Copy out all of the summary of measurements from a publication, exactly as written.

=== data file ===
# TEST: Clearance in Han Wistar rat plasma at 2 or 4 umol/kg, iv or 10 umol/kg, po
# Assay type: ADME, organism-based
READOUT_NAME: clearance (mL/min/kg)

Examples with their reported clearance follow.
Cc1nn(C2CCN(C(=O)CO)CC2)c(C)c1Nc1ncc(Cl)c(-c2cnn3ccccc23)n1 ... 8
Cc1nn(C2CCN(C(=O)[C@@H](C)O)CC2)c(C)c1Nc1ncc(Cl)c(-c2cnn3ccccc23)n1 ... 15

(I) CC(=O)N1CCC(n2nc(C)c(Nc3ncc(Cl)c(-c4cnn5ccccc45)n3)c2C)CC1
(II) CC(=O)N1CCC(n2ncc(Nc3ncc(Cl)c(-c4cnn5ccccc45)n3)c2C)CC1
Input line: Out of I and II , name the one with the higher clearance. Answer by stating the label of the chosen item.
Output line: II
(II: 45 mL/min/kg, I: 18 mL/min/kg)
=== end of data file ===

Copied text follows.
# TEST: Clearance in Han Wistar rat plasma at 2 or 4 umol/kg, iv or 10 umol/kg, po
# Assay type: ADME, organism-based
READOUT_NAME: clearance (mL/min/kg)

Examples with their reported clearance follow.
Cc1nn(C2CCN(C(=O)CO)CC2)c(C)c1Nc1ncc(Cl)c(-c2cnn3ccccc23)n1 ... 8
Cc1nn(C2CCN(C(=O)[C@@H](C)O)CC2)c(C)c1Nc1ncc(Cl)c(-c2cnn3ccccc23)n1 ... 15

(I) CC(=O)N1CCC(n2nc(C)c(Nc3ncc(Cl)c(-c4cnn5ccccc45)n3)c2C)CC1
(II) CC(=O)N1CCC(n2ncc(Nc3ncc(Cl)c(-c4cnn5ccccc45)n3)c2C)CC1
Input line: Out of I and II , name the one with the higher clearance. Answer by stating the label of the chosen item.
Output line: II
(II: 45 mL/min/kg, I: 18 mL/min/kg)